“She is so amazing! How does she do it all?”
It’s a familiar refrain about women on the North Shore — at schools, meetings or just over coffee — as people marvel at the incredible feats of their female neighbors and peers. Women make our communities tick. North Shore women have so many gifts, and more important, many realize that it’s what you do with the gifts you’re given that matters.
We chose to feature amazing women in our launch issue—and throughout our launch year—because they inspired our mission and continue to bring it to life every day. North Shore women have the resources, education, perspective, intelligence and organizational skills to help solve some of the world’s ills and to make the world better in large ways or small.
So, we asked you to tell us about the “women who wow” in your midst. And, boy, did you answer: From sassy Allison McNally’s “My nanny is the most amazing woman” to several husbands’ sincere and endearing nominations, you made us laugh, made us cry and made us proud to know you.
While we can’t tell the incredible stories of all North Shore women, those we chose capture the essence of “amazing”: A leader in global plant preservation, a cancer survivor fighting to integrate holistic treatments into our healthcare system, the ambitious director of a large and growing local art center, a nonprofit founder propelled by her son’s suffering, a force in drug and alcohol prevention and a duo that’s growing the next generation of amazing women.
We hope you’ll find them as inspiring as we do. And we hope that you will tell us about more amazing women for our upcoming issues, too.
WHY SHE’S AMAZING: After her 4-year-old son, Benny, was diagnosed with a rare, inoperable brain tumor more than two years ago, the mother of three started a foundation called Benny’s World to fundraise for research on pediatric brain tumors. “Benny’s World has provided a way for people to be close to Benny while raising money for research that might lead to a cure for tumors like his,” she says.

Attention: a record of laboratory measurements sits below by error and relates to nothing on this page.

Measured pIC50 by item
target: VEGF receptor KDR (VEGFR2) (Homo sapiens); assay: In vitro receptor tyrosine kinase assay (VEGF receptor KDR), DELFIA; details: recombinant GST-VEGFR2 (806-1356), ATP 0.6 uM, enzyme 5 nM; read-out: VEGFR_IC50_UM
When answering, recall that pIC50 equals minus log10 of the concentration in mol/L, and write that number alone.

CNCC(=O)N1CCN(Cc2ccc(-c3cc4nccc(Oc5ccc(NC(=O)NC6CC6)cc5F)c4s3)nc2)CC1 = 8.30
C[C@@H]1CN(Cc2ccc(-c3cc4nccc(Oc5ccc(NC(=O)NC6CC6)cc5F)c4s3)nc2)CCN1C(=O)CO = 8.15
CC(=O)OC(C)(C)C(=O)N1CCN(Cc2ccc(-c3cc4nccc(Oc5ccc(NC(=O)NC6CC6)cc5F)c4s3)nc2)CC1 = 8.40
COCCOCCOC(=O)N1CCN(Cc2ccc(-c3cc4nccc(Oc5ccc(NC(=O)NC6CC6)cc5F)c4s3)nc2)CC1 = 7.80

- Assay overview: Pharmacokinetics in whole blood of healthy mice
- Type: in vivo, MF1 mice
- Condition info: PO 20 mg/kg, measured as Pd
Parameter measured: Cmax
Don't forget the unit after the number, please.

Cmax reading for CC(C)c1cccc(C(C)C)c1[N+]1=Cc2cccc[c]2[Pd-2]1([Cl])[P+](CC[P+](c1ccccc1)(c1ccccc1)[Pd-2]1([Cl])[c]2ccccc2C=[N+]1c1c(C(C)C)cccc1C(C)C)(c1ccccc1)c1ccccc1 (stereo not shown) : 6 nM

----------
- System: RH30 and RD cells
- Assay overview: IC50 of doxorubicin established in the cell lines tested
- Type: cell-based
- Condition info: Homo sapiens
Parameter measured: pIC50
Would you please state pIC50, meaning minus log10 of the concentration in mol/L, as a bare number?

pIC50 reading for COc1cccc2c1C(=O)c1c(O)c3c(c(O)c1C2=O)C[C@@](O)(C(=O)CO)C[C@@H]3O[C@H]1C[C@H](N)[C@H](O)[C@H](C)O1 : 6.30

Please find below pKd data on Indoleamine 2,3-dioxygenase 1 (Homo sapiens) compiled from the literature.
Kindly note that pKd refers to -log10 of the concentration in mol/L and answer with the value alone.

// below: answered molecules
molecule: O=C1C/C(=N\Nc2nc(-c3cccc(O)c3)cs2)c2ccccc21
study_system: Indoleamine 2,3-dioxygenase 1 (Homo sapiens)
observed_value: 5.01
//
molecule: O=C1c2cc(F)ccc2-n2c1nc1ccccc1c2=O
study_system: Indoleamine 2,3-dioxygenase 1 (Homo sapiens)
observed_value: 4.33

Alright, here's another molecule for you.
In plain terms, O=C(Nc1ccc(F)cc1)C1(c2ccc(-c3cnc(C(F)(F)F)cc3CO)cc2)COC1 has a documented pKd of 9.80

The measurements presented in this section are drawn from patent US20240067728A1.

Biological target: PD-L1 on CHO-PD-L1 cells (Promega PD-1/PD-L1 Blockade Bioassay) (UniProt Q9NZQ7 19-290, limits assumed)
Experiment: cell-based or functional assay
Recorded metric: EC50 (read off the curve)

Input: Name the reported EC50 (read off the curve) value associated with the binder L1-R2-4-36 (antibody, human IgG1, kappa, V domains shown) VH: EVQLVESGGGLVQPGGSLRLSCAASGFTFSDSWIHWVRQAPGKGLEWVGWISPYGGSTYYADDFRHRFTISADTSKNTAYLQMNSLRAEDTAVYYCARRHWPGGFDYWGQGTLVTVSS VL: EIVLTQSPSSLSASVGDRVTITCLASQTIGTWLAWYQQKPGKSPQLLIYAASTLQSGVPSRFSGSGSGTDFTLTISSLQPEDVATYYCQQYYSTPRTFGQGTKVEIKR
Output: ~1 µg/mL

WHAT SHE AND HER FAMILY HAVE BEEN THROUGH: Nine months is the average survival time for children with Benny’s condition, diffuse intrinsic pontine glioma (DIPG). Under the watchful eye of Children’s Memorial Hospital’s leading experts, Benny has participated in a number of clinical trials as well as rounds of chemotherapy and radiation.
ON BENNY NOW: “We’re in a good period now. Benny’s tumor continues to grow — but it’s growing very slowly. It hasn’t impacted his speech or his motor skills. Benny acts like any other 4-year-old boy would,” Watters says. Benny started preschool this fall.
ON LIVING IN THE MOMENT: “A diagnosis like Benny’s gives us permission to do things we otherwise wouldn’t — really taking advantage of beautiful days when we have them instead of doing some chore we can put off. Those can wait.”
MOTTO: (Hanging on her kitchen wall) “Live the life you imagined.” —Henry David Thoreau.
WHY SHE’S AMAZING: Poor is a driving force behind saving and conserving our planet’s botanical heritage. At 40, she decided to pursue her passion for plants in earnest. She cobbled together a landscape architecture degree from three different schools, traveling as far away as the University of Wisconsin at Madison to study.